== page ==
Recruiters today, have a steep challenge in keeping pace with talent footprints, social media capabilities and creative networking (aka attention seeking!). Here’s a glimpse of how the world of new age hiring looks through the lens of data, according to a 2018 Talentnow.com survey.
- 73 percent of the employers are struggling to find relevant candidates.
- 86 percent of the most qualified candidates are not actively seeking a job.
- The best candidates are off the market within 10 days!
With such demanding statistics, can a company’s recruitment process enables the recruiter’s success? Can the probability of the role being filled be increased through enhancements to the process and ensuring that it is an efficient system? And, most importantly, how can a recruiter apply strategy to their day to day operations?
As employers, does your recruitment process answer these questions?
Are you looking for a unicorn? With growing role complexities, it is not unnatural for a business manager to submit a job description that requires Spiderman, Superman, and Hulk to be found in the same individual. For example, a research head who has experience in primary and secondary research, an expert in statistical tools, panel management, M&A experience, qualified coach or trainer, certified in PMP and is willing to travel 30 percent of the year. Does this person exist? Maybe somewhere! But, do you want to spend months looking for that needle in a haystack and what odds are you willing to bet on this unicorn successfully interviewing and onboarding with you?
Do your recruiter and business manager meet eye-to-eye? Planning a recruiting strategy is an important first step. Before jumping into job portals, the smarter approach is for the recruiter and manager to mutually agree on a set of skills/competencies that are i) must-haves, ii) good to have and iii) trainable. This helps the recruiter broaden the diversity of search for candidates, encourages everyone in the process to be open-minded and displays the maturity of one’s recruitment process. This can be taken a step further by agreeing to have bi-weekly meetings to calibrate any hits and misses during the early search process so that the recruiter can sharpen his/her tools.
Are you looking for the best candidate or the right one? The joy of finding that distant, shining diamond in the rough is un-parallel but equally heartbreaking is losing one! Any recruitment process should help present diverse and unique candidates who have different capabilities, expertise, and challenges so that an interviewer can try to analyze how different candidates would fit into the context of the organization. This can be from the perspective of the role, the potential team members, or even the company culture. Thinking beyond one’s role can help you find the right candidate who displays motivation, connects with company values and drives the boundaries of the role versus the best candidate who may start losing steam in the long run.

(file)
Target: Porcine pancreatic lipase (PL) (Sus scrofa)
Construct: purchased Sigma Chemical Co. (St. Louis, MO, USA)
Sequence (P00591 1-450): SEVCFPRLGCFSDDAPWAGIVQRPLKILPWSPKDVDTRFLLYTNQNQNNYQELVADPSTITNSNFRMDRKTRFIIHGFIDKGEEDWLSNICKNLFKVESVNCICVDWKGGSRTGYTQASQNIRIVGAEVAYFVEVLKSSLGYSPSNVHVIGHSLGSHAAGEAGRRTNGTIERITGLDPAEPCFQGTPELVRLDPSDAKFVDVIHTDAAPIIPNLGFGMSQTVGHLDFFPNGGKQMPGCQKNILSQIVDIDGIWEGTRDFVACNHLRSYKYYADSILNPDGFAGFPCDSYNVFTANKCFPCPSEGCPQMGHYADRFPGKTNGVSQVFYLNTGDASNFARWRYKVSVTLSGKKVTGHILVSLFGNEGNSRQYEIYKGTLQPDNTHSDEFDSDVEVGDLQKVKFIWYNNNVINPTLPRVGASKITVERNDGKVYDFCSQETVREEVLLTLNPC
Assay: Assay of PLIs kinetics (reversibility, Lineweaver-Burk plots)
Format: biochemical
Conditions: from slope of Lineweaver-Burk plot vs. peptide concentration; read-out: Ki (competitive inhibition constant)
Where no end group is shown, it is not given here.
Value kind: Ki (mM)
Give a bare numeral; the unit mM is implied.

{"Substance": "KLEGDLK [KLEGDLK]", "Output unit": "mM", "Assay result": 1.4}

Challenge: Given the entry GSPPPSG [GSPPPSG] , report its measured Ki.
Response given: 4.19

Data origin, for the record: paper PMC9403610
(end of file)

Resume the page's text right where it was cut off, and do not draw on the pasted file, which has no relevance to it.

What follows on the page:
Does your candidate really know you? LinkedIn is no longer the one-stop shop for candidates – they are looking through Facebook, Twitter, Instagram, Glassdoor and even Snap Chat! Corporate Communication teams today run the tall task of managing the content and brand in different social media handles to both highlight uniqueness yet maintain synergies across all these organizational facades. Why is this important? Social media should spend time displaying your company values given they are the only window for a candidate to peek into before they step into the doors of your workplace. Does your content speak of thoughtful CSR stories, recognize the efforts of employees, celebrate diversity through festivals, or discuss business challenges?
Is someone counting the red flags? The search is over! You have found Ms. Right, she sweeps you off your feet and all hands are now on deck to perfect the wooing process, before onboarding her. The tete-a-tete begins, you start understanding each other better, you are communicating frequently and all the boxes are nearly ticked. Everything seems perfect, except that, it’s not! At the back-end, your recruiter has described some strange conversations, the candidate has been making unreasonable demands, every interaction ends with questions rather than answers. However hard it seems, it is important for both the recruiter and manager to count any red flags throughout the recruitment process because no candidate is worth your anxiety and unproductive energy.
Do you let data speak to you? HR is probably the one team that has the largest data pertaining to employees, but often they seem to get lost in it, taking little advantage of all that information being heaped on them every minute. A good recruitment process is also a measurable one. Recruitment pipeline, time to fill, conversion ratios are operational metrics but there is a different kind that can help the recruitment strategy. Example: Based on engagement data, is there a past trend of engaged employees from a certain set of companies versus which companies do we often lost them to? Have you seen success with specific recruitment channels (aka campus, referrals, etc.) for specific teams? Do candidates join other companies due to more competitive medical or loan benefits?
Recruitment teams are the eyes and ears of the HR team. Given that their role is fast-paced, real-time and measurable, they are consistently being fed industry information that if passed on to other teams like compensation & benefits, talent management and training teams can provide a solid foundation for the company’s HR team to be up-to-date, proactive and progressive compared to their competitors.